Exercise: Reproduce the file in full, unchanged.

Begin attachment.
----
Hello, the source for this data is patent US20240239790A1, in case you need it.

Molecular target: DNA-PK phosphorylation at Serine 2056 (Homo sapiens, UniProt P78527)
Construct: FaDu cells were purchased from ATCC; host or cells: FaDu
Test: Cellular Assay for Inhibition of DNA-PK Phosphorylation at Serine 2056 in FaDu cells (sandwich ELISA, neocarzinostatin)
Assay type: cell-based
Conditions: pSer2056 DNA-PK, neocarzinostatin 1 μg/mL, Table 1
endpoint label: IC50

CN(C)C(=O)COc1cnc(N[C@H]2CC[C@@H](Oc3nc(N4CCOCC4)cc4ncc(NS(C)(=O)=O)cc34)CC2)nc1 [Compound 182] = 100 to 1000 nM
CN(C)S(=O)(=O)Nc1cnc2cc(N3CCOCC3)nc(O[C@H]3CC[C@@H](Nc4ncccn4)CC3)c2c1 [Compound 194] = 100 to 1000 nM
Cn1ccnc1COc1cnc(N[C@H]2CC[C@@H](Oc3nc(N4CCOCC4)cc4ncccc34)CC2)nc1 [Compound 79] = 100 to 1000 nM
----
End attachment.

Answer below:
Hello, the source for this data is patent US20240239790A1, in case you need it.

Molecular target: DNA-PK phosphorylation at Serine 2056 (Homo sapiens, UniProt P78527)
Construct: FaDu cells were purchased from ATCC; host or cells: FaDu
Test: Cellular Assay for Inhibition of DNA-PK Phosphorylation at Serine 2056 in FaDu cells (sandwich ELISA, neocarzinostatin)
Assay type: cell-based
Conditions: pSer2056 DNA-PK, neocarzinostatin 1 μg/mL, Table 1
endpoint label: IC50

CN(C)C(=O)COc1cnc(N[C@H]2CC[C@@H](Oc3nc(N4CCOCC4)cc4ncc(NS(C)(=O)=O)cc34)CC2)nc1 [Compound 182] = 100 to 1000 nM
CN(C)S(=O)(=O)Nc1cnc2cc(N3CCOCC3)nc(O[C@H]3CC[C@@H](Nc4ncccn4)CC3)c2c1 [Compound 194] = 100 to 1000 nM
Cn1ccnc1COc1cnc(N[C@H]2CC[C@@H](Oc3nc(N4CCOCC4)cc4ncccc34)CC2)nc1 [Compound 79] = 100 to 1000 nM